In Arsali v. Deutsche Bank National Trust Company, et al (4D10-3830), the Fourth District reversed a trial court's order cancelling a foreclosure sale "because the trial court erred in summarily granting the bank’s motion to rescind the foreclosure sale without notice to appellant and without an evidentiary hearing on the bank’s allegations that the bid was grossly inadequate and resulted from mistake, fraud, or other irregularity in the sale."
After a judgment was entered, the trial court scheduled a foreclosure sale. Approximately fifteen days prior to the foreclosure sale, counsel for the lender/appellee "filed a Motion to Cancel the Foreclosure Sale to determine whether the homeowner qualified for a loan modification. The trial court, however, failed to enter an order cancelling the foreclosure sale, and the sale went forward as scheduled..." After the foreclosure sale:
The bank promptly filed an Emergency Motion to Rescind and Reschedule the Foreclosure Sale, asserting that '[d]ue to its mistake or inadvertence, and because [the bank] believed the sale would be cancelled, [the bank] failed to send a representative to the foreclosure sale.' The bank further alleged that the property was appraised at $185,940.00, and that a third-party purchaser’s bid of $16,100.00 was “grossly undervalued at 11.55% of the property’s appraised value.” Along with the bank’s emergency motion, the homeowner filed an objection to the foreclosure sale; the homeowner mistakenly believed that the foreclosure sale had been cancelled and argued that granting the objection would not prejudice anyone since title to the subject property had not been transferred.
The trial court granted the emergency motion to cancel sale at a motion calendar hearing, however, the appellant was not given notice of the hearing.
The Fourth District first addressed an argument made by the appellee that the appellant did not have standing to bring the appeal. The court stated:
The bank contends that because appellant did not obtain a court order permitting him to intervene in this foreclosure suit prior to filing this appeal, he now lacks standing to be a party in this action. Appellant responds that such procedure is unnecessary, as Florida’s well-settled law recognizes that a third-party purchaser who is not a named party in the action becomes a quasi-party with standing to appeal an adverse ruling. Appellant argues that as a third-party purchaser, he is a quasi-party who does not need to intervene under Rule 1.230 in order to have standing to appeal. We agree.
After addressing the standing issue, the court discussed the merits of the appeal.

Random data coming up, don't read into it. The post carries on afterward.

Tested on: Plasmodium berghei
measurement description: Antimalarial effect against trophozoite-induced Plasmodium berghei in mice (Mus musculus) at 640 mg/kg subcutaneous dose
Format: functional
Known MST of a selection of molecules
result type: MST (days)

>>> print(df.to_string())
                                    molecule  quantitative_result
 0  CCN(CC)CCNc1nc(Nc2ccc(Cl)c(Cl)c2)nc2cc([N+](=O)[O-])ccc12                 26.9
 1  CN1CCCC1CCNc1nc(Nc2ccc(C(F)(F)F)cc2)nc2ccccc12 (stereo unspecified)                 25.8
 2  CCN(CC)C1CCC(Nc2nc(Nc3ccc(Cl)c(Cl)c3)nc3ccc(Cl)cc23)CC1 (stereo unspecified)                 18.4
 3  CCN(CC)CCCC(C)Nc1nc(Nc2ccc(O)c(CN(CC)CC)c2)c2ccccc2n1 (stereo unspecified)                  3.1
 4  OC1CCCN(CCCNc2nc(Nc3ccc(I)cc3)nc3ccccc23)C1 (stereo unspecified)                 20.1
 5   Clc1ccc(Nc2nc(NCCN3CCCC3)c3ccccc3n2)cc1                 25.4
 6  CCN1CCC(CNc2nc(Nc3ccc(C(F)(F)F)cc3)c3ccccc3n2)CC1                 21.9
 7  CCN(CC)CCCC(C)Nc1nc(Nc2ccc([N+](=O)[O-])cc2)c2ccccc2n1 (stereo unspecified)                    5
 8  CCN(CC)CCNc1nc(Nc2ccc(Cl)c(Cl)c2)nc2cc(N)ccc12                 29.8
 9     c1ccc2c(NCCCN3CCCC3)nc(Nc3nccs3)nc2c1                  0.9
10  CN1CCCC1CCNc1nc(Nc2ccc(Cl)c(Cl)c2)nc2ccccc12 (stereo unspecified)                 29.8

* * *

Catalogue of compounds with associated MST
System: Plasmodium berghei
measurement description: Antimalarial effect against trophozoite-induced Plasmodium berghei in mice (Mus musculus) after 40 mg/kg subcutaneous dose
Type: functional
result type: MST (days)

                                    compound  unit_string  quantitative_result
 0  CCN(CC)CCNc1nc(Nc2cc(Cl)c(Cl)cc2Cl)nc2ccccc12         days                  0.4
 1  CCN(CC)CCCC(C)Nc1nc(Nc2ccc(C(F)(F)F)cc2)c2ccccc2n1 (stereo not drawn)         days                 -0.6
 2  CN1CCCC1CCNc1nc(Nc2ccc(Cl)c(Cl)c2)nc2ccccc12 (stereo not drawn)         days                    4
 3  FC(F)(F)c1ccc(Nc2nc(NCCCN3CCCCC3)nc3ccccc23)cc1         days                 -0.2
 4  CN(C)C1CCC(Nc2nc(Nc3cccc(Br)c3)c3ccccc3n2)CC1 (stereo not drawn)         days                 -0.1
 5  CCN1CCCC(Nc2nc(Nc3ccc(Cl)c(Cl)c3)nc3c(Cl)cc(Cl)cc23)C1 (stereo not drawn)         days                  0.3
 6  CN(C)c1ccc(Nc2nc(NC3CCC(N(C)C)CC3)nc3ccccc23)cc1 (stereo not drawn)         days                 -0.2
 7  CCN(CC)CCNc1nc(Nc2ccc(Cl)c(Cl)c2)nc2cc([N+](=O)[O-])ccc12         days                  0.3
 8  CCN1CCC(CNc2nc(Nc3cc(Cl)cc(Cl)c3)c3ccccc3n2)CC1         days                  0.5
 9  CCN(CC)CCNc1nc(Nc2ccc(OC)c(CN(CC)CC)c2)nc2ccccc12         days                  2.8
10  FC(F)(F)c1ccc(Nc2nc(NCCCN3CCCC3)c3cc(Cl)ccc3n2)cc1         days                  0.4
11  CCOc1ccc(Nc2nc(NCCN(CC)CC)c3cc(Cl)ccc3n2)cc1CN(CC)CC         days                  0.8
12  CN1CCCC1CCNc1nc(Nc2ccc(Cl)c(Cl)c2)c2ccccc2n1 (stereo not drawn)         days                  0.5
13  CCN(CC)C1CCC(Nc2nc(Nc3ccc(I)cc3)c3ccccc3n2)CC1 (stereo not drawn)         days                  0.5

As to the merits, “[w]hether the complaining party has made the showing necessary to set aside a [foreclosure] sale is a discretionary decision by the trial court, which may be reversed only when the court has grossly abused its discretion.”....“It is well established that courts may exercise their discretion as courts of equity to set aside foreclosure sales and allow mortgagors to exercise their statutory right of redemption where there has been some defect in the proceedings regarding notice of the foreclosure sale date, or other egregious matters, such as a grossly low bid by the purchaser and accident or mistake on the part of the mortgagor or an attorney representing the mortgagor, in failing to attend the foreclosure sale.”
For a trial court to properly rescind a foreclosure sale, the record must demonstrate that the sale was improper based upon a two-part test. The mortgagor has the burden of proving not only that “the foreclosure sale bid was grossly or startlingly inadequate,” but also that the bid’s inadequacy resulted from “some mistake, fraud or other irregularity in the sale.”....In determining whether a foreclosure sale should be vacated, a trial court may conduct an evidentiary hearing on the bank’s motion to rescind the sale....A trial court conducts an evidentiary hearing because attorneys’ arguments are not evidence....Moreover, unsworn statements by an attorney at a hearing do not establish facts upon which the trial court can rely.
Finally, the court concluded:
Here, it appears the trial court summarily granted the bank’s motion to rescind the foreclosure sale without holding an evidentiary hearing to determine a factual basis for the bank’s claims. As noted earlier, the bank’s motion did not attach sworn affidavits, and the bank did not present testimony at the calendar call. The record does not reflect that the bank presented witnesses who vouched for the bank’s mistake or testified to the gross inadequacy of the price. We thus conclude that the trial court abused its discretion in summarily granting the motion without holding an evidentiary hearing to determine whether the sale should have been set aside.